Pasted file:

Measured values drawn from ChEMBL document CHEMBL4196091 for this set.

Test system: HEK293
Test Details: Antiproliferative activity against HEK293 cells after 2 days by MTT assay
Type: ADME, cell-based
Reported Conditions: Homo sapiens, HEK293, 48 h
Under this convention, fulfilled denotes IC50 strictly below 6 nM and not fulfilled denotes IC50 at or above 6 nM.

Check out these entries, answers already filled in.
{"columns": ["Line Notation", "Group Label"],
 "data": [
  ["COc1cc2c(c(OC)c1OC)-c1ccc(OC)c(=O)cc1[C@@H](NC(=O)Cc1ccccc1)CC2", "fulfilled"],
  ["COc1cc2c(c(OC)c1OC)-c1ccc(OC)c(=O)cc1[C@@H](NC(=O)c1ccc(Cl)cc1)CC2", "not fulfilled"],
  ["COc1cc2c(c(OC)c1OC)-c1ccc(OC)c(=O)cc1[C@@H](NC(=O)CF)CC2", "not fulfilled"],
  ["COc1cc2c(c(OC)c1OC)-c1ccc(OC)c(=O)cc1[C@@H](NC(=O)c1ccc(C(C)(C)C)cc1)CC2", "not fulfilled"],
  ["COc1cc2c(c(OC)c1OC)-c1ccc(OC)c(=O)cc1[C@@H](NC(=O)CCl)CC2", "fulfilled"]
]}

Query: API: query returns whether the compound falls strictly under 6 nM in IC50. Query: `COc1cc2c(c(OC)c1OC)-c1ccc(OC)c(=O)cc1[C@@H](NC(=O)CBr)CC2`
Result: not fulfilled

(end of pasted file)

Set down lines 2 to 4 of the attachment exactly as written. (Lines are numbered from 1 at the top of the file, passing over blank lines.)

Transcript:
Test system: HEK293
Test Details: Antiproliferative activity against HEK293 cells after 2 days by MTT assay
Type: ADME, cell-based